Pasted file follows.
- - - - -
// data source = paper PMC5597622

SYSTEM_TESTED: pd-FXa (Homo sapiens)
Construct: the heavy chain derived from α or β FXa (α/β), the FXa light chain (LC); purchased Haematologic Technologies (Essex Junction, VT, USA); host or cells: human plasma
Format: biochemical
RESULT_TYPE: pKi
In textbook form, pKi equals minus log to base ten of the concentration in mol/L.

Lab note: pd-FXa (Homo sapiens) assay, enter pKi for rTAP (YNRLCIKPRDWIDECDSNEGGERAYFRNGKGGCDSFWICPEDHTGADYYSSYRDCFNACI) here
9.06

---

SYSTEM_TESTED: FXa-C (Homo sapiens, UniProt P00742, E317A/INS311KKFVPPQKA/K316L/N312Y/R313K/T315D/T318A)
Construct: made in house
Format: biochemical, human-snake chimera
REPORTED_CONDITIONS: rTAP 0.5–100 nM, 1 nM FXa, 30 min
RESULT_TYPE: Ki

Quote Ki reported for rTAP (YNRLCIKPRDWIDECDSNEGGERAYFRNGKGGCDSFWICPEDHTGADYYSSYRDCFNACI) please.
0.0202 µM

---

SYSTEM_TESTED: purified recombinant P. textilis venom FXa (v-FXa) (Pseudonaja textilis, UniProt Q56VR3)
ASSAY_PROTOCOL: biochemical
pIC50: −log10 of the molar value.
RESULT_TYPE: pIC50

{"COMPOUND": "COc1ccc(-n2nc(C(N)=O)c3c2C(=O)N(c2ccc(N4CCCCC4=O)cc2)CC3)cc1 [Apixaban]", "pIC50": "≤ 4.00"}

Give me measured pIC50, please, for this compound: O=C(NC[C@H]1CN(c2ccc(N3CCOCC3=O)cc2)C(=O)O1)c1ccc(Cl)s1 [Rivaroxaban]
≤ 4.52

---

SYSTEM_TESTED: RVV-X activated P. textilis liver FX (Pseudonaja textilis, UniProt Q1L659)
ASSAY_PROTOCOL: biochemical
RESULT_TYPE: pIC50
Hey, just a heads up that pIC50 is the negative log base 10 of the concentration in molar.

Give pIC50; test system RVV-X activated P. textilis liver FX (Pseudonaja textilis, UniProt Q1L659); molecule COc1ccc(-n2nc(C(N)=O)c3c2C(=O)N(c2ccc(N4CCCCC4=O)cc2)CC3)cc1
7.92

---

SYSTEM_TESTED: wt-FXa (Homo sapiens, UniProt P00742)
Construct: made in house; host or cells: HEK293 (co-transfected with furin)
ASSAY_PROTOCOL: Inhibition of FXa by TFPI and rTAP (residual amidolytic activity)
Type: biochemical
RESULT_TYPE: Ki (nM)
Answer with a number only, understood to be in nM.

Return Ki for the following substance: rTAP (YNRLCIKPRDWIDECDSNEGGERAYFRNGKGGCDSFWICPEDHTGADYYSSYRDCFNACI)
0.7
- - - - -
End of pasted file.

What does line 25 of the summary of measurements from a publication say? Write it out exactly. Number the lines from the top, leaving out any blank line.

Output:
---